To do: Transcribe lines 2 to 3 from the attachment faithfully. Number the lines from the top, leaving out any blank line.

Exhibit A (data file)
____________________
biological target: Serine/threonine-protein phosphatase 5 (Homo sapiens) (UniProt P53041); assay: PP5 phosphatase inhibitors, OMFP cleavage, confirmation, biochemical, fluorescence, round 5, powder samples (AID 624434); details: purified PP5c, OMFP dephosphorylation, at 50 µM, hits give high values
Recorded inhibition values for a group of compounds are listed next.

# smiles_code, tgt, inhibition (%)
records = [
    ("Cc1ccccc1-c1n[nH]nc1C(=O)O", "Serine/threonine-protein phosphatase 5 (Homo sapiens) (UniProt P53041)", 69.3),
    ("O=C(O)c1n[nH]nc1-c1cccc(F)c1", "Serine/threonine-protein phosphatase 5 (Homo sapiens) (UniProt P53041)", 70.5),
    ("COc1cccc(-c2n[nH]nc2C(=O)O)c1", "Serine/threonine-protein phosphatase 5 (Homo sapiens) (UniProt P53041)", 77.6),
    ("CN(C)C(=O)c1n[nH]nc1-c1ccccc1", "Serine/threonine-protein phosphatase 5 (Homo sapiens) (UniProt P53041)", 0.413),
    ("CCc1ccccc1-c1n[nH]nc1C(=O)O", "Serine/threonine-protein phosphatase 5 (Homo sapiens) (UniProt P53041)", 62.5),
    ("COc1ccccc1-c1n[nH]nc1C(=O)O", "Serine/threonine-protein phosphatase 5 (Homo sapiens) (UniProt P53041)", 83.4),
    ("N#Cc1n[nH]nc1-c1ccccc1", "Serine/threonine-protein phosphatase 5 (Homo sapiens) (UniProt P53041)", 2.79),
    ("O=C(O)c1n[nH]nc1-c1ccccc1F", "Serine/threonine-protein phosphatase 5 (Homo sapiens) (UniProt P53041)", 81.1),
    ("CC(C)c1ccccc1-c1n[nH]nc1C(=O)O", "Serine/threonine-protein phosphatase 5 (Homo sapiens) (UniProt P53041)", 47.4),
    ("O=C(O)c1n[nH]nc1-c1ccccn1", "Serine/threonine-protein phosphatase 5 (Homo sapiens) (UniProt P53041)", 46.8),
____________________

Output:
Recorded inhibition values for a group of compounds are listed next.

# smiles_code, tgt, inhibition (%)